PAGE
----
MADISON, Wis. — In attempting to distance herself from a series of articles expressing her vile, extreme homophobia and animus to birth control and women’s reproductive health rights, Wisconsin State Supreme Court Justice Rebecca Bradley has claimed her views have changed. Yet she reiterated her admiration for deceased U.S. Supreme Court Justice Antonin Scalia, who expressed similar views to those in Bradley’s writings.
“Rebecca Bradley is desperately trying to convince the public she does not hold extreme and out of touch views on members of the LGBTQ community and women’s health care,” commented One Wisconsin Now Research Director Jenni Dye. “But she expressed those sentiments in her own words, in her own writing and even today touts as her judicial role model a jurist whose writings reveal extreme and out of touch views on equality and women’s health.”
Rebecca Bradley is on record in newspaper writings calling gays “degenerates” and “queers” who engage in “abnormal and immoral” behavior. Meanwhile Scalia, the model for her judicial philosophy, in a 2003 dissenting opinion in a case striking down laws banning discrimination against gay people argued that states ought to be able to ban behavior he termed immoral and compared laws banning gay sex to those prohibiting incest, bestiality and even murder.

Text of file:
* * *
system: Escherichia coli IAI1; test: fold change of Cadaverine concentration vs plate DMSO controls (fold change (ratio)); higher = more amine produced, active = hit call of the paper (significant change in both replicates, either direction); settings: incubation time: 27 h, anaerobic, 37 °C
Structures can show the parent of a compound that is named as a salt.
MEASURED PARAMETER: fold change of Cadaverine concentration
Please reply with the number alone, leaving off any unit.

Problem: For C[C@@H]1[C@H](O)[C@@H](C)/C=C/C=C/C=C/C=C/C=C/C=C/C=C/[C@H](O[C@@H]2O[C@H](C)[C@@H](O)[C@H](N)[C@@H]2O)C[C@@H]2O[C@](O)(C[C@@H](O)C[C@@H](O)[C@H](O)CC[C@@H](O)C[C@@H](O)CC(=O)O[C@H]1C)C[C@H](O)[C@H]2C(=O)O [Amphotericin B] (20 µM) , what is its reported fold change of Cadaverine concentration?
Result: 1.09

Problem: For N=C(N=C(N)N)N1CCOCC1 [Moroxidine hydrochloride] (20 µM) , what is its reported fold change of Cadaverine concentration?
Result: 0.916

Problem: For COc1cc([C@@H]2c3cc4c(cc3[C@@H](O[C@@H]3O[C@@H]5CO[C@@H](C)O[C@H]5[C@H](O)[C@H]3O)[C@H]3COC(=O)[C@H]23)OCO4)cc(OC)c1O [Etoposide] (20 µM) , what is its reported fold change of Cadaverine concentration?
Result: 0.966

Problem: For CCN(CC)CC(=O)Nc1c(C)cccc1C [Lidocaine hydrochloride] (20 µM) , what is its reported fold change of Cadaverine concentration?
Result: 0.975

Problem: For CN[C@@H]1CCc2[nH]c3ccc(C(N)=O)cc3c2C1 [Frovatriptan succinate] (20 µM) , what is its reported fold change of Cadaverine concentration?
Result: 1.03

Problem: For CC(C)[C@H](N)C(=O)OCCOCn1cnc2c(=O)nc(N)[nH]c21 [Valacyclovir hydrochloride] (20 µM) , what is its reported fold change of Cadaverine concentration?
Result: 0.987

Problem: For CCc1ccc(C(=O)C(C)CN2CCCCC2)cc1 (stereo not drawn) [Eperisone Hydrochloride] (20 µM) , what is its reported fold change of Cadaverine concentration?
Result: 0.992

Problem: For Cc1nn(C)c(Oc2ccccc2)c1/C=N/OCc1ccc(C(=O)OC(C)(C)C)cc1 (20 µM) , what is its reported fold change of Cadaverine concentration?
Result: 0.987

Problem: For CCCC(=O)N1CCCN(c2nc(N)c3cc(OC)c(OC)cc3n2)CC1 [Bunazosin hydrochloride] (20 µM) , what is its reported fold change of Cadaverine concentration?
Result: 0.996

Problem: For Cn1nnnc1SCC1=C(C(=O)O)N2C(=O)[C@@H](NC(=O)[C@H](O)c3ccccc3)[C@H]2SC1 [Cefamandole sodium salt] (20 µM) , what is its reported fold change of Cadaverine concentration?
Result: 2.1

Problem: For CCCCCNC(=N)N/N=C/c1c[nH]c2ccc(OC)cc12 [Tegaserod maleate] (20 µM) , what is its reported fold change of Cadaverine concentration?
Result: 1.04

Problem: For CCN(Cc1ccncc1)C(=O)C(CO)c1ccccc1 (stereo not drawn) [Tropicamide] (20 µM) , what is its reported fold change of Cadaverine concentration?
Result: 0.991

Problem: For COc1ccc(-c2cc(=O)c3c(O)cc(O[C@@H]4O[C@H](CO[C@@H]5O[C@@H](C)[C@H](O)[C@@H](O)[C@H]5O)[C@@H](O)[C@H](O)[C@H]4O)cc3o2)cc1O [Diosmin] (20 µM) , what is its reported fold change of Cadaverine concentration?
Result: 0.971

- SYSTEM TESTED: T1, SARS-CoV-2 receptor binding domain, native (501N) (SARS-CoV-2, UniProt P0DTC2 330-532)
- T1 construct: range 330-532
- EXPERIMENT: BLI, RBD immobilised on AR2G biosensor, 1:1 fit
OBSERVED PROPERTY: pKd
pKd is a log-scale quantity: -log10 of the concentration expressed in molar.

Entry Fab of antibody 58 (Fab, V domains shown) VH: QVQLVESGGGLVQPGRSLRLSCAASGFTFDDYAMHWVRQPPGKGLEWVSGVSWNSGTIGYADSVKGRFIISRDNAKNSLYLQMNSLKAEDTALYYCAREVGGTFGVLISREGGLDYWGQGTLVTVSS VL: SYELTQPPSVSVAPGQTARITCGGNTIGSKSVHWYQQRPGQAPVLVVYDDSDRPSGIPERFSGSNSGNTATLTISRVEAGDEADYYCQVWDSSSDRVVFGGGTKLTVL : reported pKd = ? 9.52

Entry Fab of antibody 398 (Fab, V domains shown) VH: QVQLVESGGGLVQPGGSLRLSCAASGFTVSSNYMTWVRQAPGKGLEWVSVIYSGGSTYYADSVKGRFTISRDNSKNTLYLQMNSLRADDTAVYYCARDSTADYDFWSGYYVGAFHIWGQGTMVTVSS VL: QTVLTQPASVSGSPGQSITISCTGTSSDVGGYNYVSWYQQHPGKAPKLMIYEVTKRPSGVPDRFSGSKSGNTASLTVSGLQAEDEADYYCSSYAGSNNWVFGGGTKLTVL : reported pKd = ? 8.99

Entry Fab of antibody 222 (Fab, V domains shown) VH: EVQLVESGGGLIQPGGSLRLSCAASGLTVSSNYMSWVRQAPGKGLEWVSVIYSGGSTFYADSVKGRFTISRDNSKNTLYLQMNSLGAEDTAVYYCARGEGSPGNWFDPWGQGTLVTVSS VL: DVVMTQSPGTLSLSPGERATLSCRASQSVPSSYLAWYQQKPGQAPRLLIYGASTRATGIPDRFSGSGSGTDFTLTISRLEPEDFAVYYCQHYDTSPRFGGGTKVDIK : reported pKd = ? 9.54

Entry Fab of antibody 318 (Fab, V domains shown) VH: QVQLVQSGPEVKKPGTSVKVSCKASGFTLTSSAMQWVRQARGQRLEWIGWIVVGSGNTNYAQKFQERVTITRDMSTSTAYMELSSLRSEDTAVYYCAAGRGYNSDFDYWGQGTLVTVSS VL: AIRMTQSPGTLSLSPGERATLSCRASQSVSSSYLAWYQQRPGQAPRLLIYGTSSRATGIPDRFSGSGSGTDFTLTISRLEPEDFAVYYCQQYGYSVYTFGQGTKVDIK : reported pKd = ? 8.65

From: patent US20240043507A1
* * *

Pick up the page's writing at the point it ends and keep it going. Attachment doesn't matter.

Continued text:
In her writings Bradley also compared supporters of abortion rights to Nazi sympathizers during the Holocaust and said women who opt to have abortions have been “brainwashed.” She has referred women to a radical anti-abortion group that opposes abortion even to save the life of the pregnant woman. More recently she wrote a newspaper column in favor of allowing pharmacists the right to refuse to fill birth control prescriptions from doctors. In that column, Bradley actually directly compared use of birth control to murder.
Again, her extremism on birth control and abortion is mirrored by her role model, Scalia. He believed a major abortion rights decision should be overturned, leading to the procedure being banned in all cases, even rape or incest. In addition, in arguments before the court on a case involving insurance coverage of contraception, Scalia seemed to concur that some forms of birth control could be classified as causing abortions.
Dye concluded, “Rebecca Bradley is, like her political patron Gov. Scott Walker, willing to do or say anything to win an election. She can’t possibly be credible when she tries to disavow what she’s written if she’s endorsing as her judicial role model someone who holds those very same beliefs.”